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I'm trying to create a continuous block of memory in one function call that has the first part of the memory as pointer arrays to the other blocks. The function works with an index notation though I'd like to use compact pointer

Type **TwoD(size_t rows, size_t cols) 
{
    Type **p1, **prows, *pcol;

    p1 = (Type **)malloc(rows * sizeof(Type *) + rows * cols * sizeof(Type));


//  ??? something wrong here ??? I'd rather use this style if possible
//  
    //index notation works

    return prows;
}
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3 Answers 3

up vote 2 down vote accepted

The value of prows returned is different.

prows is changed in this case:

//  for (; prows < (Type **)pcol; ++prows, pcol += cols)
//      *prows = pcol;
return prows;

while the other case, no change of prows (which is still p1):

for (unsigned ii = 0; ii < rows; ++ii)
{
   prows[ii] = pcol;
   pcol += cols;
}
return prows;

So, what you can do is at the end return p1 instead of prows.

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I still get a Segmentation fault: 11 when I use p1 as a return value. –  blitzeus Oct 19 '12 at 5:48
    
I figured it out, every time I incremented pcol+= cols, I was changing the termination part of the for loop so for (end = p1 + rows; prows < end; ++prows, pcol += cols) –  blitzeus Oct 19 '12 at 5:56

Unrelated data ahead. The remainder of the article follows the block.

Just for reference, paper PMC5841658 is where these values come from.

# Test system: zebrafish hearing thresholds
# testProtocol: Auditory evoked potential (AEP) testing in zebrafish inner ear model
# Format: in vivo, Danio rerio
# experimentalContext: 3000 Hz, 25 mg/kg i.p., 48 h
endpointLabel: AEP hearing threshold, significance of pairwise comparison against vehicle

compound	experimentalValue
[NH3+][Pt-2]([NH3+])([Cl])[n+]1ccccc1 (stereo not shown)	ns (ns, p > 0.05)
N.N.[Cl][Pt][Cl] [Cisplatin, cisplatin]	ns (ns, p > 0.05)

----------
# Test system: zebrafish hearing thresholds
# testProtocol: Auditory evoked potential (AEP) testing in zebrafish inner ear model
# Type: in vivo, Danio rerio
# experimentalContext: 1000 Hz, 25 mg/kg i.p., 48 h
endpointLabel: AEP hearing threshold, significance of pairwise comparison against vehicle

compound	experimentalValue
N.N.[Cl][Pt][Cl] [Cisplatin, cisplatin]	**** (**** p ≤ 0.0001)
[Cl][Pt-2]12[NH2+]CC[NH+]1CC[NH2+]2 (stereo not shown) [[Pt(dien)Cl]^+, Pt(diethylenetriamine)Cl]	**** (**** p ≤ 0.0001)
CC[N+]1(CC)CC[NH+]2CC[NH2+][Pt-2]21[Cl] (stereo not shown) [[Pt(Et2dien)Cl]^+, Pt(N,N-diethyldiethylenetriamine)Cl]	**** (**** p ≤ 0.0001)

Personally I prefer the index notation way, seems easier to follow. –  user1500049 Oct 19 '12 at 6:04

try this one:

// ======i make change here=========================
// =====================V===========================
for (; prows < (Type **)&pcol; ++prows, pcol += cols)
    *prows = pcol;

return p1;
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I think two-dimensional array is a little complicated. I always use a single-dimensional array to represent a 2D one, for example:

typedef int Type; // for simplicity, assume int

Type *TwoD(size_t rows, size_t cols) {
    Type *array = (Type*)malloc(rows * cols * sizeof(Type));
    Type *p = array;
    Type counter = 0;
    for (size_t row = 0; row < rows; row++) {
        for (size_t col = 0; col < cols; col++) {
            *p++ = counter++;
        }
    }
    return array;
}

/* The array will look like this, for rows=3, cols=4:
0  1  2  3
4  5  6  7
8  9 10 11
*/

In the above example, I use a counter to initialize the array, but you can do differently.

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